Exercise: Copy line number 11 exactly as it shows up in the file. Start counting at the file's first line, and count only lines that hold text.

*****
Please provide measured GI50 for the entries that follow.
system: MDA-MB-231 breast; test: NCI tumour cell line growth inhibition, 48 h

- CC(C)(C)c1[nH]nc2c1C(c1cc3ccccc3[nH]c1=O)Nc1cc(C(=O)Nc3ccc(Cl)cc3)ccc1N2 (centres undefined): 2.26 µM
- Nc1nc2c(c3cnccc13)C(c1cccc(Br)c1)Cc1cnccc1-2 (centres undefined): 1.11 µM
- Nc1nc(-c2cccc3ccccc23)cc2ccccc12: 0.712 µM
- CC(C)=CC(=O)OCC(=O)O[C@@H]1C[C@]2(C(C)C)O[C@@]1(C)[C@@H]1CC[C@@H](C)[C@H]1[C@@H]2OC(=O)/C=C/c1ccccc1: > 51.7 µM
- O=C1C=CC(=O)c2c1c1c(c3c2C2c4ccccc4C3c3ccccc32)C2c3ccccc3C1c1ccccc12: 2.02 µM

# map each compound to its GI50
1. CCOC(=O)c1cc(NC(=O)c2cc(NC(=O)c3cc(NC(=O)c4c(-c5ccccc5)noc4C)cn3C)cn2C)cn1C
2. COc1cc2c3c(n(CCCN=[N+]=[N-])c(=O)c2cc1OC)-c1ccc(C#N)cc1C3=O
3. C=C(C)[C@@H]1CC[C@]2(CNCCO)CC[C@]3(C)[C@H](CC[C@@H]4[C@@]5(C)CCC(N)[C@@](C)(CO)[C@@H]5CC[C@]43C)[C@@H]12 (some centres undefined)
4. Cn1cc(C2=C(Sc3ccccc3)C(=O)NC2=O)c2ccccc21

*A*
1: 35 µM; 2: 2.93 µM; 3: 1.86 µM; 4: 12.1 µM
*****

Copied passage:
3. C=C(C)[C@@H]1CC[C@]2(CNCCO)CC[C@]3(C)[C@H](CC[C@@H]4[C@@]5(C)CCC(N)[C@@](C)(CO)[C@@H]5CC[C@]43C)[C@@H]12 (some centres undefined)